2020 Reviews · historical fiction · World War II

Book Review: The Secret Messenger by Mandy Robotham

Title: The Secret Messenger

Author: Mandy Robotham

Published: January 20th 2020

Publisher: Avon GB -HarperCollins Books Australia

Pages: 400

Genres:  Fiction, Historical

RRP: $19.99

Rating: 4 stars

The highly awaited new novel from the internationally bestselling author of The German Midwife (also published as A Woman of War).

Venice, 1943

The world is at war, and Stella Jilani is leading a double life. By day she works in the lion’s den as a typist for the Reich; by night, she risks her life as a messenger for the Italian resistance. Against all odds, Stella must impart Nazi secrets, smuggle essential supplies and produce an underground newspaper on her beloved typewriter.

But when German commander General Breugal becomes suspicious, it seems he will stop at nothing to find the mole, and Stella knows her future could be in jeopardy.

London, 2017

Years later, Luisa Belmont finds a mysterious old typewriter in her attic. Determined to find out who it belonged to, Luisa delves into the past and uncovers a story of fierce love, unimaginable sacrifice and, ultimately, the worst kind of betrayal…

Set between German-occupied 1940s Venice and modern-day London, this is a fascinating tale of the bravery of everyday women in the darkest corners of WWII, for readers of The Tattooist of Auschwitz by Heather Morris.

Review:

A dangerous betrayal, war, love, resistance, survival and secrets swirl around The Secret Messenger by bestselling author Mandy Robotham. As a World War II fiction specialist, Mandy Robotham brings to light a tumultuous time in history in a unique corner of the world, Venice in 1943-44. Robotham’s story unveils a series of perilous events involving a brave woman playing a deadly game with the Reich. The Secret Messenger is a staple read for all fans of historical fiction.

Situated in Venice in the year 1943, The Secret Messenger introduces an enterprising woman named Stella Jilani, who bravely works as a typist by day and a resistance worker by night. Smuggling secret messages, deciphering codes and relaying information for those she works for, Stella puts her life at risk for the resistance cause. Stella’s essential work as a typist for an underground newspaper operating in Venice also puts her in a very difficult position. When Stella’s activities catch the attention of a German commander, Stella knows her days are numbered. With the commander on a relentless quest to discover who is betraying his party’s secrets, Stella must do all she can to avoid detection. The Secret Messenger travels forward in time to 2017 in London, where a woman named Luisa Belmont uncovers an old typewriter in her attic. Luisa begins to piece together the lost story of the origins of this typewriter and how it managed to be the central playing card in a deadly game of war and betrayal.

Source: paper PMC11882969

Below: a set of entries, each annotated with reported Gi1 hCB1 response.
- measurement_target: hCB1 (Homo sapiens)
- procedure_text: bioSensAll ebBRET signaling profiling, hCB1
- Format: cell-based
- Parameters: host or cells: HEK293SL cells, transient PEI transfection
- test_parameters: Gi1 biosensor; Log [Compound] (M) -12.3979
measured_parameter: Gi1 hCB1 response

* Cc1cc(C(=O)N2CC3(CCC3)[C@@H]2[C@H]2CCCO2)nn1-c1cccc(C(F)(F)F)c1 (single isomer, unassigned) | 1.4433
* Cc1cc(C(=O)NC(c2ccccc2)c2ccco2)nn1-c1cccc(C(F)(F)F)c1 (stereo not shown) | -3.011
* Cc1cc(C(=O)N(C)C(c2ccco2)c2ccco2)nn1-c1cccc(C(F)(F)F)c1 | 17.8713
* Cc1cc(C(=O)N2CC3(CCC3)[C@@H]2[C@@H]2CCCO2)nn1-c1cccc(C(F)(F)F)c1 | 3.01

I recently read The Berlin Girl and The German Midwife, both penned by the author of The Secret Messenger. I now consider myself a devoted fan of Mandy Robotham’s work and I will definitely be seeking out Robotham’s next release as soon as it becomes available. I was really excited to read The Secret Messenger, it seemed to have my name written all over it. I have a unyielding fascination for World War II fiction and the chance to visit a very different location during this era was just what I was looking for.

Firstly, the aspect of The Secret Messenger that seemed to work really well for me was the setting base. Although Mandy Robotham’s book is a dual timeline narration, the bulk of the action is set in wartime Italy. Zoning the action in Venice was a fabulous choice by the author. I think Robotham did a truly magnificent job of illuminating this setting and time period. I have visited Venice, but this city was brought to life again in my mind thanks to Robotham’s strong prose. Adding an extra historical and war spin to this remarkable city, along with how it coped under the Nazi regime was enlightening. Robotham draws our attention to the Nazi influence on the floating city and its citizens. Many appalling acts committed were against the innocent people of Venice at this time, which is fully exposed via Robotham’s engrossing narrative. The Secret Messenger will shock, surprise and upset you in places.

Leading the charge in this novel is central female protagonist Stella Jilani. Stella is a superb female leader, who helps to move the cogs in this book. Brave, fearless, astute and selfless, I really admired Stella. I rooted for Stella every step of the way as she worked tirelessly for the resistance, which put her directly into the arms of the enemy many times over. Stella’s life story reminds us of the true courage and heroic actions of many ordinary people during the war. Supporting Stella are a bevy of secondary cast members, both good and bad, which gives Robotham the space to play around with plenty of plot twists and narrative interludes. In the 2017 storyline, we are presented with a protagonist who is suffering from a significant loss, but this pivotal character still manages to drive the story in forward motion. I did find Luisa Belmont’s story less compelling, but Luisa is a strong catalyst who helps to ensure that Stella’s story rises to the surface after remaining hidden for many years.

Turn to The Secret Messenger if you are looking for an uncommon take on the resistance effort in Venice during the heat of the Second World War.

The Secret Messenger by Mandy Robotham was published on 20th January 2020 by Avon – GB. Details on how to purchase the book can be found here.

To learn more about the author of The Secret Messenger, Mandy Robotham visit here.

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